I'll post more wonders later, but just couldn't wait on this.  Ooh, ah.

Saturday, May 18, 2013

Never was a story of more woe

I told the sad tale of the death of my Juliet tomato and Romeo pepper over on Grow It Eat It earlier today.  (Plus several of their friends, perhaps named Mercutio and Tybalt.)  Hello, my name is Erica, and I kill plants.  Although I suppose I can blame climate change or locally odd weather patterns for these particular late-frost-related deaths.  (Gardeners don't kill plants; weather kills plants.)  But if I hadn't decided to plant tender vegetables at... an entirely reasonable time, this wouldn't have happened.

I've also concluded that I've lost my Franklinia tree that spent the winter in a pot on the deck.  Probably too small a pot, and/or it didn't get watered enough.  I purposely killed off the Vigna caracalla by leaving its pot outside - three years and it hadn't flowered once, which is kind of the point of it, and two winters inside in which it climbed all over everything and got in the way.  Someday I will try again.  When I get my greenhouse.  (Which is a little like "next year in Jerusalem" but maybe will actually happen.)  I haven't checked on the pomegranate that was still alive last year though not producing, but I doubt it survived since the winter was much harder this year and it's in the way of rampaging black raspberry canes.  The chaste tree is dead (I don't know why), and so is the fig (rabbits).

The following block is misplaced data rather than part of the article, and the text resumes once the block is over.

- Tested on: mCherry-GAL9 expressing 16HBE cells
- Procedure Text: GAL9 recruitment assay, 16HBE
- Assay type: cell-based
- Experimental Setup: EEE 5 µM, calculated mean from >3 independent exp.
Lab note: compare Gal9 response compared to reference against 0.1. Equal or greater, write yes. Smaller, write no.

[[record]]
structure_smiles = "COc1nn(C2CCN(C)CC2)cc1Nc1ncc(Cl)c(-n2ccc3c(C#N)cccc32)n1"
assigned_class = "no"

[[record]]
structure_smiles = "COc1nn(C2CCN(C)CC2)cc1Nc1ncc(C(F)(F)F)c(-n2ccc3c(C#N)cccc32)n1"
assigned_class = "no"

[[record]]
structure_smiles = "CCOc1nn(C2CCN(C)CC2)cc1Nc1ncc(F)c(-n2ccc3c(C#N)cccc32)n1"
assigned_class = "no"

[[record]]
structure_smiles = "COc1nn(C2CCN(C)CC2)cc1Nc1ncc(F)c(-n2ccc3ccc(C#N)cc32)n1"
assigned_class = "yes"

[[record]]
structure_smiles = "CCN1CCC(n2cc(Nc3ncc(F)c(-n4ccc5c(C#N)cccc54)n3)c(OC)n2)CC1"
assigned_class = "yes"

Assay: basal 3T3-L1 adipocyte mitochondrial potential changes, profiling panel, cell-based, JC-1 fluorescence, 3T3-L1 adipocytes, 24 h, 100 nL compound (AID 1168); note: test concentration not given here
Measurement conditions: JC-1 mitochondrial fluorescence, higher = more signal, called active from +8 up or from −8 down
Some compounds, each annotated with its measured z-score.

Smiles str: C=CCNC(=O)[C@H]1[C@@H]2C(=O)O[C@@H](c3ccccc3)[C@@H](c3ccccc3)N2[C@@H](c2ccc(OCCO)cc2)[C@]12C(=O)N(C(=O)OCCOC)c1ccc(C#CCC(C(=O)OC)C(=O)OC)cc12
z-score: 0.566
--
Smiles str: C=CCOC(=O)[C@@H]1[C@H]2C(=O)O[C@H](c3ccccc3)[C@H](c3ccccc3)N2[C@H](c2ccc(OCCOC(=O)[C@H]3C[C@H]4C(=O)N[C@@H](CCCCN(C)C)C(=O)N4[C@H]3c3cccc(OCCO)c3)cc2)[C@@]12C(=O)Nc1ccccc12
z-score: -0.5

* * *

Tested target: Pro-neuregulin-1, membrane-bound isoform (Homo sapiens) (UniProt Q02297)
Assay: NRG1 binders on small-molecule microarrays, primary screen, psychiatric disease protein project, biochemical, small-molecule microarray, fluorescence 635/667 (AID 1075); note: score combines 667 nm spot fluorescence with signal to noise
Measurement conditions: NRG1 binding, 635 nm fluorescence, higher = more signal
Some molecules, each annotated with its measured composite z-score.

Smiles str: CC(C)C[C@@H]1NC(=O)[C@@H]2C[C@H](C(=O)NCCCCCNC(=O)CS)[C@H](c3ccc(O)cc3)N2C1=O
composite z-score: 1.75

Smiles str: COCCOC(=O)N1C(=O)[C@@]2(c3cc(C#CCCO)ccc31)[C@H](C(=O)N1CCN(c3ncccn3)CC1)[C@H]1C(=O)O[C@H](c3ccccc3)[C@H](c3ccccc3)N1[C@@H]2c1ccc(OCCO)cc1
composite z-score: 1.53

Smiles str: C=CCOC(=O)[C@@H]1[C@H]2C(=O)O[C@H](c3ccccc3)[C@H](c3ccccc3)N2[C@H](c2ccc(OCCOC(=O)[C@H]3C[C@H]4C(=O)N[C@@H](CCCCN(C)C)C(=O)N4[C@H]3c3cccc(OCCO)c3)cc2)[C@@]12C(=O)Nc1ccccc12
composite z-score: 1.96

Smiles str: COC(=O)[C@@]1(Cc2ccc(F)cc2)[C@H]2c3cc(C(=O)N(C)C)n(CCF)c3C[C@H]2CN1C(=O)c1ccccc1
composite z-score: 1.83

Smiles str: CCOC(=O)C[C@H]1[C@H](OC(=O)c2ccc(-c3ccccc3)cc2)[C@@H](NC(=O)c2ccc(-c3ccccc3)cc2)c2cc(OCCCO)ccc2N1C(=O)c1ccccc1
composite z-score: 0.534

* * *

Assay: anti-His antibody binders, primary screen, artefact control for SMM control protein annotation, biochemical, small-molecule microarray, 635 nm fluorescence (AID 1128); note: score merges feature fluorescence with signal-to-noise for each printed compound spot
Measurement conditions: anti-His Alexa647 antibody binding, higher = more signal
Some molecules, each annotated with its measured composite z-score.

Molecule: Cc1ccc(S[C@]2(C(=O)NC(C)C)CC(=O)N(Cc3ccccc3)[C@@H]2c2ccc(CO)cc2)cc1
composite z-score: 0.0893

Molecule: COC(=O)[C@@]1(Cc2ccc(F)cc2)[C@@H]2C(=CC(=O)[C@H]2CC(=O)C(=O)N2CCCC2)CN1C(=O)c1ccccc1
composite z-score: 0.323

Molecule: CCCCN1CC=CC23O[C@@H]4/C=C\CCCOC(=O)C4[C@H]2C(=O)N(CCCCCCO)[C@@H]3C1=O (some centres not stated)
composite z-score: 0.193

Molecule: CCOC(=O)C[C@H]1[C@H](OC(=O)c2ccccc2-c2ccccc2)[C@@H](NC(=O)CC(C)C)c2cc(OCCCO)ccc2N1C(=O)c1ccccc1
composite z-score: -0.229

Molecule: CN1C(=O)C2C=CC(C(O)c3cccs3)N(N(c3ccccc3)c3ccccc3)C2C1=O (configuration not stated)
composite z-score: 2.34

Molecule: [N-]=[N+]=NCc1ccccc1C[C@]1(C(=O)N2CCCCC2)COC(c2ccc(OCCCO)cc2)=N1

This is not to mention the things that are dying in various places because they are being smothered by weeds that I'm not managing to keep under control.  You should see what is definitely my former vegetable garden (since I now have the Allotment), or again maybe you shouldn't.  I do have a plan to deal with the mess, but when that will happen is another matter.  Maybe I actually need an elderberry thicket and large quantities of dock, morning glories, cranesbill and mint.

There was a moment last week when, mowing the Way Back, I thought I saw the resurrection of the male winterberry, but when I went to look it turned out to be a baby locust tree.  The females are hanging on, but I really need to clear more space around them (and get them a new friend).

I did get the Winterthur viburnums in the ground, at least, and they look happy.  The rest will come.  I am oddly not depressed about all the plants dying, though I do not approve and I am not resigned and all that.  Much has been done and I'm getting my energy back to do more.

Totally missed GBBD this week; have the white-flowered shrubs that apparently bloom in May now:

Mock orange, oh heavenly smell
Maple-leaf viburnum

Sunday, May 5, 2013

Where are the headlines of yesteryear?

It's not every day you spend a couple of hours starting a new garden bed with newspapers from the Bush administration.